BUILDING A SUCCESSFUL RELATIONSHIP: SPORT SCIENCE SERVICES FOR U.S. DIVING
AbstractApplied biomechanists must often cross the bridge from science to practice. Practitioners and scientists should work together in a seamless and supportive manner. Many models for integrating sport science services into high-performance sport have been used, with varying results (Benton, 2003; Wang, 2005). In the United States, the sport of diving has included science in its high-performance programs for more than 25 years, using a variety of models (McLaughlin, 2007). Initially, sport science was integrated into the performance program as a budget item, offering funding to proposals put forth from specific sport science and medicine disciplines, typically from University academics. An annual sport science and technology conference was funded and served as the primary means by which research findings were provided to coaches. In 2002, USA Diving adopted an interdisciplinary approach of sport science and sports medicine services in the continuing quest for podium finishes. A Performance Enhancement Team (PET) was created which included specialists in nutrition, physiology, biomechanics, medicine, and psychology. Interaction with coaches and athletes occurred primarily at bi-annual training camps, and included educational presentations, data collection and assessment, and individual feedback to athletes and coaches from the PET. Following the 2008 Olympics, the PET and its organizational tenets were dissolved. A new high performance director was hired, bringing a fresh view of diving excellence and a reduced attention to sport science and medicine services. In the London Games, USA diving won its first Olympic medals in 12 years (n = 4), including our first medals in the synchronized events. This paper will discuss the author’s experiences as a contributor to sport science services with USA Diving during the past 20 years, present research and service successes and challenges, and suggest tactics for future sport science practitioners integrating their services with sport national governing bodies.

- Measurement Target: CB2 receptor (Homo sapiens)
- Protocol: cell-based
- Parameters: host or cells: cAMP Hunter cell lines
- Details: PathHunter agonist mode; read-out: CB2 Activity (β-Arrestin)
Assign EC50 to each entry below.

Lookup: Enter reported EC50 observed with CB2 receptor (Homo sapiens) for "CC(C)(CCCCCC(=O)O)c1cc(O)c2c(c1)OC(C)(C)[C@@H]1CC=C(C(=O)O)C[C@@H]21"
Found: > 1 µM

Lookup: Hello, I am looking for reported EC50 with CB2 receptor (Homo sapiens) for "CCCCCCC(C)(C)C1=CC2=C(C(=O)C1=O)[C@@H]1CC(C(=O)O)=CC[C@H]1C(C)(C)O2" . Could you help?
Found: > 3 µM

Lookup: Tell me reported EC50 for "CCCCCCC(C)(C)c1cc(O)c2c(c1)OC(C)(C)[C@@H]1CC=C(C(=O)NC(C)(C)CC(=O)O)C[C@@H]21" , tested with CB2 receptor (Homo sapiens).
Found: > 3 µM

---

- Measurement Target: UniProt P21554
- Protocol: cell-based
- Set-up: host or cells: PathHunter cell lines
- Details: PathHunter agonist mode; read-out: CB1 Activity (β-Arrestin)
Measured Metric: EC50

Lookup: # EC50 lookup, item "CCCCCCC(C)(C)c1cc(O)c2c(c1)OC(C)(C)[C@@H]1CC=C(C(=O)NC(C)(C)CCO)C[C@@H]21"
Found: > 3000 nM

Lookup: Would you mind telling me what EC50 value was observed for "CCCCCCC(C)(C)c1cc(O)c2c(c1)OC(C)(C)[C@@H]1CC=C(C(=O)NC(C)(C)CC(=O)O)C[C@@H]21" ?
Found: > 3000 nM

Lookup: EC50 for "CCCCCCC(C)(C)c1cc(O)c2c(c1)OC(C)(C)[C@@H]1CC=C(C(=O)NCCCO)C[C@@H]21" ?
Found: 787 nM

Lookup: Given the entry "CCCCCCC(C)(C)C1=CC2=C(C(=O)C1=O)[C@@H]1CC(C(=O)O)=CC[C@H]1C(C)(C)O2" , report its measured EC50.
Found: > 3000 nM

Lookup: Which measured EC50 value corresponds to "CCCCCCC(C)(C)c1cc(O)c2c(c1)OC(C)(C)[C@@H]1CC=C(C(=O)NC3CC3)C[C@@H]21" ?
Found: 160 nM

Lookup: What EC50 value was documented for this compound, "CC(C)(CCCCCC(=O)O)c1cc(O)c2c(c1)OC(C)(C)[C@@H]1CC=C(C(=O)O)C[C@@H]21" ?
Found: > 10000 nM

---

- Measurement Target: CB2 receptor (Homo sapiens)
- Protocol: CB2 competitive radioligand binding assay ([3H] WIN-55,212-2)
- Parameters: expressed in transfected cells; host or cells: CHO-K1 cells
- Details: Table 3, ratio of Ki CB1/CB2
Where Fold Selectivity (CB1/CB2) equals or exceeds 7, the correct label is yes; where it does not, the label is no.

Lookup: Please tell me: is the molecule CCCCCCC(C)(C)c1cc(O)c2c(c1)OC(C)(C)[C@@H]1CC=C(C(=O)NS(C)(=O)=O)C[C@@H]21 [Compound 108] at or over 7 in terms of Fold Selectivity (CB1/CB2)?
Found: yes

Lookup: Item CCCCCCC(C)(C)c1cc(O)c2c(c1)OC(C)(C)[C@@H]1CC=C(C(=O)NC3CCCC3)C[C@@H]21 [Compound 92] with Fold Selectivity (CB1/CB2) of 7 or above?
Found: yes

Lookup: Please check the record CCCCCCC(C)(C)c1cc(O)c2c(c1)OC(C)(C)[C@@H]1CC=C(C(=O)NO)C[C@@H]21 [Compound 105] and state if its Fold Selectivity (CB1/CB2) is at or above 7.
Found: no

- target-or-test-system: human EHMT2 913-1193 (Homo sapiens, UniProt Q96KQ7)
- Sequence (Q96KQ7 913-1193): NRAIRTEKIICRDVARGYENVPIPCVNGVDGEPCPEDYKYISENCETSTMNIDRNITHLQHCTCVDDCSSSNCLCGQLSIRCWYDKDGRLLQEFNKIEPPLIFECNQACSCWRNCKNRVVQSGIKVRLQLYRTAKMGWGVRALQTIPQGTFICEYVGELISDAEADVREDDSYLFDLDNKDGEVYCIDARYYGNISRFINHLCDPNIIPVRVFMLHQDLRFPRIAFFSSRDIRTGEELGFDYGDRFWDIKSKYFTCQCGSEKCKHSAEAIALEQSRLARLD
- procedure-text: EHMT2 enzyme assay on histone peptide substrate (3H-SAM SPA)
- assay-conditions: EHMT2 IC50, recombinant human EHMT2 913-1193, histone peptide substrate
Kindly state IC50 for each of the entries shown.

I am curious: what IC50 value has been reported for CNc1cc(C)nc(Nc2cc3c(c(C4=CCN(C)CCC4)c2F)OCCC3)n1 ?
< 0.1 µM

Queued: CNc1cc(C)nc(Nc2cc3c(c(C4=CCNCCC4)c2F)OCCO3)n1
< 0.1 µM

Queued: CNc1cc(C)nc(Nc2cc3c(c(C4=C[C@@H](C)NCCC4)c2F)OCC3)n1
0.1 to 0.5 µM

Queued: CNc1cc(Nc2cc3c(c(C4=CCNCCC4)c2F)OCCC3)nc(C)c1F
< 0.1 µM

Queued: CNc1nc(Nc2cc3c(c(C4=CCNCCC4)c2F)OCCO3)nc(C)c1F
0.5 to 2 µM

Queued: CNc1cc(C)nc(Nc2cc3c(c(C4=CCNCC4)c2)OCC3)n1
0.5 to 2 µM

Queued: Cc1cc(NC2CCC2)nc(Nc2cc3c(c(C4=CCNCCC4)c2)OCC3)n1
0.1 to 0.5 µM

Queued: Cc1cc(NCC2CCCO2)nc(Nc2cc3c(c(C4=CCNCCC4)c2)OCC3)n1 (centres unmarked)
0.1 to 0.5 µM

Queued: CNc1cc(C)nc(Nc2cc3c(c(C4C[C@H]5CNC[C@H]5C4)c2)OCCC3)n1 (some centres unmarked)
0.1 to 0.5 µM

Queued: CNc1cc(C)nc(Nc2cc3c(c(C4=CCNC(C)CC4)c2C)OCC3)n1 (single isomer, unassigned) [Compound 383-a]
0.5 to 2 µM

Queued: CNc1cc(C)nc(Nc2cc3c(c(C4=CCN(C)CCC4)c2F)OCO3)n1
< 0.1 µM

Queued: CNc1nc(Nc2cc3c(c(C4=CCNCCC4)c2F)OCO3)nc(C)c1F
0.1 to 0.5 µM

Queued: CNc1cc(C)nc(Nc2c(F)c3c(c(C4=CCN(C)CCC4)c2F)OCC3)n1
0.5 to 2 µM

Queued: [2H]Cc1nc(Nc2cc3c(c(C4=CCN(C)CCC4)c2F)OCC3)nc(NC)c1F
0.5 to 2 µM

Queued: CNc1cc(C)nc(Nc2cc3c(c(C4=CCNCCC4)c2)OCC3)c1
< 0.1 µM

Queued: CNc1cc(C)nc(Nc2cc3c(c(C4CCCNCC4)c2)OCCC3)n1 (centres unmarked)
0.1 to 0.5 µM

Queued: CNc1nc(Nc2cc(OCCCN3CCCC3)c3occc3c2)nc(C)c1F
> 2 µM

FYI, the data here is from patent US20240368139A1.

Authors can retain copyright, while granting the International Society of Biomechanics in Sports (ISBS) the right of first publication.